Winter Joy: Limoncello
February is far and away the dreariest month of the year in Italy. Yes, for incurable optimists, there’s a faint promise of spring in the air, but that promise is dashed over and over by chilly winds and unrelenting gray rain that too often turns to snow — not happy, light flakes that dance in the air, but the kind of heavy wet snow that falls down the back of your jacket if you decide, willy-nilly, to go out for a walk.
But there is a bright side: This is also the time when citrus comes into its own, just when we need a healthy dose of vitamin C to revive flagging spirits. Blood oranges, called moro or sanguinello, from Sicily, and lemons (sfusato, feminello) from the Amalfi Coast are among the stars of the season, often sold with their fragrant leaves still attached (more on that below). But wherever they come from, whatever their variety, the penetrating citrus aromas lift the heart and perfume the dreariness of northern markets.
The sfusato amalfitano, a lemon cultivated on steep terraces rising up above the Amalfi Coast, is particularly noted for the intensity of the fragrance concentrated in its oily skin. Which is why both thrifty housewives and resourceful entrepreneurs rush to take advantage of the season by making limoncello, the appealingly tart-sweet lemony beverage that can be served as an aperitif, an after-dinner drink, or, mixed, perhaps, with bubbly Prosecco, as a midafternoon pick-me-up. My own first taste of limoncello took place a good many years ago in Sorrento, a small city not far from Amalfi, and it won me over instantly.
Concetta Cantoro’s recipe
I had never heard of limoncello until then, but suddenly it was everywhere, even in distant Venice, where the Texas-born proprietress of one of Venice’s top restaurants asked me plaintively, “What is this limoncello all the Americans are asking for?” (Typically, she had never heard of it, and isn’t that one of the reasons we love Italy? Because one region’s knockout food or wine or sauce or bread is utterly unknown anywhere else?)
But it took a fine Pugliese cook, Concetta Cantoro, to show me how to make it — and it’s dead easy, requiring more time than anything else. (The time is spent patiently waiting for the lemon fragrance to infuse the spirits.) Three weeks ago, when a friend stopped by with a bushel of unsprayed lemons, I rushed to bring out Concetta’s recipe.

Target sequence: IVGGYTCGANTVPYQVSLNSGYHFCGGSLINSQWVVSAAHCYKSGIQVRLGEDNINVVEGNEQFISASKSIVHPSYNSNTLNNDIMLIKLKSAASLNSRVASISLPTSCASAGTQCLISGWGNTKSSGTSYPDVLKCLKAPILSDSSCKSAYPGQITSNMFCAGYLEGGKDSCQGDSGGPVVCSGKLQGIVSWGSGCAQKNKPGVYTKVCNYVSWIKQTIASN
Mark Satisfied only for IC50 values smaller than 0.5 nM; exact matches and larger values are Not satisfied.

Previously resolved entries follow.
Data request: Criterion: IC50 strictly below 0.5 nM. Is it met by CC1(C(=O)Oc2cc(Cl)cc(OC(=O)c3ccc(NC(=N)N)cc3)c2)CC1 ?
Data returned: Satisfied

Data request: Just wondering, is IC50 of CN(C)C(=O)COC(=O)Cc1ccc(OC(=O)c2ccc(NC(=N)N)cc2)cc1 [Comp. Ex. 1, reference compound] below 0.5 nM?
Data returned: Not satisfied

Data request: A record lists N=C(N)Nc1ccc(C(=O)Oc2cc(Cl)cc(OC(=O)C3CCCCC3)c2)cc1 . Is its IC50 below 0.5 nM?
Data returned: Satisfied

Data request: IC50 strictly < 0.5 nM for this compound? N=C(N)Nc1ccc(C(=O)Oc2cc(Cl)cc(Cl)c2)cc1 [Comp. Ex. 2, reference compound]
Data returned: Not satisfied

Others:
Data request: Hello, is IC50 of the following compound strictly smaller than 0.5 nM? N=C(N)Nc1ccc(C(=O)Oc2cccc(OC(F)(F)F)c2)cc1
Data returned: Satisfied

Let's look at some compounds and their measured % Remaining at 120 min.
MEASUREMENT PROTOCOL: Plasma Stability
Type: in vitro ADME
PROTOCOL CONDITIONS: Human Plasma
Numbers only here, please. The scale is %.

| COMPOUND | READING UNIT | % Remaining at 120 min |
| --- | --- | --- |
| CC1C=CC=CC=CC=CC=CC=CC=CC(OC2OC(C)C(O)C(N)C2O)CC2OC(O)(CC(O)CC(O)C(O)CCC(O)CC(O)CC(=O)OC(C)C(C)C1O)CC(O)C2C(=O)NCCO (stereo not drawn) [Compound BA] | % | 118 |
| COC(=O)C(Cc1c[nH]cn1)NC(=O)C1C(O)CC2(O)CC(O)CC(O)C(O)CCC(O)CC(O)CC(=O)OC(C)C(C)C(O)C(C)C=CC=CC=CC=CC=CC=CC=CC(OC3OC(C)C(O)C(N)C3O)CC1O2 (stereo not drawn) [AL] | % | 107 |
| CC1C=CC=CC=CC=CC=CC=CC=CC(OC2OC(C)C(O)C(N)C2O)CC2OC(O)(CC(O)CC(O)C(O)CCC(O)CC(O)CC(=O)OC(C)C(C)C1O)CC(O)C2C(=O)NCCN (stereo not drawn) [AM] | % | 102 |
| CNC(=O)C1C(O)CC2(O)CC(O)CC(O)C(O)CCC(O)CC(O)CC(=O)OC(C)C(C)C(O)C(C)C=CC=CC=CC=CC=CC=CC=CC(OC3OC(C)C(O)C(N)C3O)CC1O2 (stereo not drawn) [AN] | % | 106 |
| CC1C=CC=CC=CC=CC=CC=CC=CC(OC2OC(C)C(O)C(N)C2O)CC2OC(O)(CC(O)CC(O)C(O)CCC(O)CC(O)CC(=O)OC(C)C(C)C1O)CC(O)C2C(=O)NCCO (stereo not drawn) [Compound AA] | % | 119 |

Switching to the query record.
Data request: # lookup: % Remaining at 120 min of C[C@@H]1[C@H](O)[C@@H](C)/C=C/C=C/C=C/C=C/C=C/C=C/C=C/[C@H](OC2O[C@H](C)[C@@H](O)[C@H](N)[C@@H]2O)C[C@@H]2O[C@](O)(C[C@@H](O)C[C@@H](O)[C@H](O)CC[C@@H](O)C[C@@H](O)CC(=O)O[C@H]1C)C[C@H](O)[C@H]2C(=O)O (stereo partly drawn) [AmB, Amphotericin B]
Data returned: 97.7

We lifted the zest off the lemons and buried it in a jar with several bottles of 100-proof vodka, then waited 20 days, strained the vodka, discarded the zest and mixed the vodka with an equal quantity of simple sugar syrup. The result is sitting in my refrigerator (and that of my friend) and it is mighty tasty — after dinner, before dinner, or used to douse one of those Greek semolina cakes that call for syrup to be poured over them while the cake is still warm.
Limoncello is actually one of a whole class of liqueurs that were, and sometimes still are, made by thrifty Italian home cooks in order to have something strong, sweet and reinforcing to offer guests after a meal. Called rosoli (the plural of rosolio), they are served at weddings, baptisms and especially funeral receptions when this kind of pick-me-up (tiramisu) seems particularly called for. Fragrant with mint, bay leaves, basil, coffee, citrus or green walnuts (called nocino), these liqueurs are the pride of the country wife’s larder, displayed in crystal decanters handed down from mother to daughter, along with the recipes to fill them. Concetta often served her own limoncello in her home-style restaurant in the lovely town of Lecce, deep in the Salento region of southern Puglia. The restaurant no longer exists, but I published her recipe in my book “Flavors of Puglia” (Broadway Books, 1997), sadly now out of print. If you feel timid about the alcohol, be advised that once 100-proof vodka has been mixed with an equal quantity of simple syrup, the proof drops to 50, meaning it’s about 25 percent alcohol, stronger than wine but nowhere near as strong as most spirits.
Serve limoncello well chilled, preferably in tiny glasses. Makes about 1½ quarts.
- If you can’t find unsprayed lemons, scrub the lemons with soap and water to rid them of any pesticide or wax residue, then rinse and dry them thoroughly.
- Carefully peel the yellow zest from the lemons in thin strips, leaving the white part behind. (You won’t need the lemon juice for this recipe. If you don’t have any immediate use for it, squeeze the peeled lemons and freeze the juice in ice cube tray so that you have a tablespoon of lemon juice available whenever you need it.)
- Put the lemon rinds in a large glass jar with the vodka, screw the lid on tightly, and set aside in a cool (but not refrigerated) place for two to three weeks.
- Strain the vodka, discarding the lemon rinds. Bring water to a boil and add the sugar, dissolving it completely. Set aside to cool to room temperature, then mix with the strained vodka. Bottle the limoncello in glass bottles or jars (canning jars are fine), cap them and set aside for 24 hours, then refrigerate.
Note: I mentioned above that lemon leaves are intensely fragrant. In Sicily, cooks often wrap savory veal meatballs in lemon leaves before grilling them. The perfumed oils in the leaves penetrate the meatballs most deliciously. If you have a lemon tree in your backyard, try it!
Zester Daily contributor Nancy Harmon Jenkins is the author of several books, including “Cucina del Sole: A Celebration of the Cuisines of Southern Italy” and “The Essential Mediterranean.”
Photo of limoncello and lemon rinds in jar by Nancy Harmon Jenkins